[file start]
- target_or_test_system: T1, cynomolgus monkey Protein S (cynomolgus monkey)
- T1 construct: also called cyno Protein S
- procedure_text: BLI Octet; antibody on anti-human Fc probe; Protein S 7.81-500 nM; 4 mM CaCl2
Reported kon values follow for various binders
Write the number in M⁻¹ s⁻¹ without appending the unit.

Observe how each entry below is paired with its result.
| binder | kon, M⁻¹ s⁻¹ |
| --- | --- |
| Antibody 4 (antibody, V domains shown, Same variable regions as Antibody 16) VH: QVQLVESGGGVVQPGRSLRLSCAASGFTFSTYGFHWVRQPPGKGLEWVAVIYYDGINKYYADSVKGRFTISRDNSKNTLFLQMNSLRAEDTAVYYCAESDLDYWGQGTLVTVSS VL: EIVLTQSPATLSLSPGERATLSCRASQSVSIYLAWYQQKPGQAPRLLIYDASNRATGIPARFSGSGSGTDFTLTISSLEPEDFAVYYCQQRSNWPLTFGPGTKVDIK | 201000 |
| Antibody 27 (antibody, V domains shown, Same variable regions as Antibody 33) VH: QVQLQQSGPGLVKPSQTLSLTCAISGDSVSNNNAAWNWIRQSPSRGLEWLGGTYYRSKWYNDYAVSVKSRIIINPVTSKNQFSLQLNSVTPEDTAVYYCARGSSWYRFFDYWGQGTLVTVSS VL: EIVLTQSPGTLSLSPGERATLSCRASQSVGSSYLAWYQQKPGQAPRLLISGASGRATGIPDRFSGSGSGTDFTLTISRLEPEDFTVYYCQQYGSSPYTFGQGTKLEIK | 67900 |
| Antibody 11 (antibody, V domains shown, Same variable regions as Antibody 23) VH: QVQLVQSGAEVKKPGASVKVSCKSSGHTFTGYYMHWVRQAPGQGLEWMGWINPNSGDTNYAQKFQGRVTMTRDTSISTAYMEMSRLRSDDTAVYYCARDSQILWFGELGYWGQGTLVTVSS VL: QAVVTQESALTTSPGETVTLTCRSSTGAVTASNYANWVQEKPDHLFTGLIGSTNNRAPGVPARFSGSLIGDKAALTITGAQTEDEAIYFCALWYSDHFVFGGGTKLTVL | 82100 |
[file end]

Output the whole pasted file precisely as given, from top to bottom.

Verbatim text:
- target_or_test_system: T1, cynomolgus monkey Protein S (cynomolgus monkey)
- T1 construct: also called cyno Protein S
- procedure_text: BLI Octet; antibody on anti-human Fc probe; Protein S 7.81-500 nM; 4 mM CaCl2
Reported kon values follow for various binders
Write the number in M⁻¹ s⁻¹ without appending the unit.

Observe how each entry below is paired with its result.
| binder | kon, M⁻¹ s⁻¹ |
| --- | --- |
| Antibody 4 (antibody, V domains shown, Same variable regions as Antibody 16) VH: QVQLVESGGGVVQPGRSLRLSCAASGFTFSTYGFHWVRQPPGKGLEWVAVIYYDGINKYYADSVKGRFTISRDNSKNTLFLQMNSLRAEDTAVYYCAESDLDYWGQGTLVTVSS VL: EIVLTQSPATLSLSPGERATLSCRASQSVSIYLAWYQQKPGQAPRLLIYDASNRATGIPARFSGSGSGTDFTLTISSLEPEDFAVYYCQQRSNWPLTFGPGTKVDIK | 201000 |
| Antibody 27 (antibody, V domains shown, Same variable regions as Antibody 33) VH: QVQLQQSGPGLVKPSQTLSLTCAISGDSVSNNNAAWNWIRQSPSRGLEWLGGTYYRSKWYNDYAVSVKSRIIINPVTSKNQFSLQLNSVTPEDTAVYYCARGSSWYRFFDYWGQGTLVTVSS VL: EIVLTQSPGTLSLSPGERATLSCRASQSVGSSYLAWYQQKPGQAPRLLISGASGRATGIPDRFSGSGSGTDFTLTISRLEPEDFTVYYCQQYGSSPYTFGQGTKLEIK | 67900 |
| Antibody 11 (antibody, V domains shown, Same variable regions as Antibody 23) VH: QVQLVQSGAEVKKPGASVKVSCKSSGHTFTGYYMHWVRQAPGQGLEWMGWINPNSGDTNYAQKFQGRVTMTRDTSISTAYMEMSRLRSDDTAVYYCARDSQILWFGELGYWGQGTLVTVSS VL: QAVVTQESALTTSPGETVTLTCRSSTGAVTASNYANWVQEKPDHLFTGLIGSTNNRAPGVPARFSGSLIGDKAALTITGAQTEDEAIYFCALWYSDHFVFGGGTKLTVL | 82100 |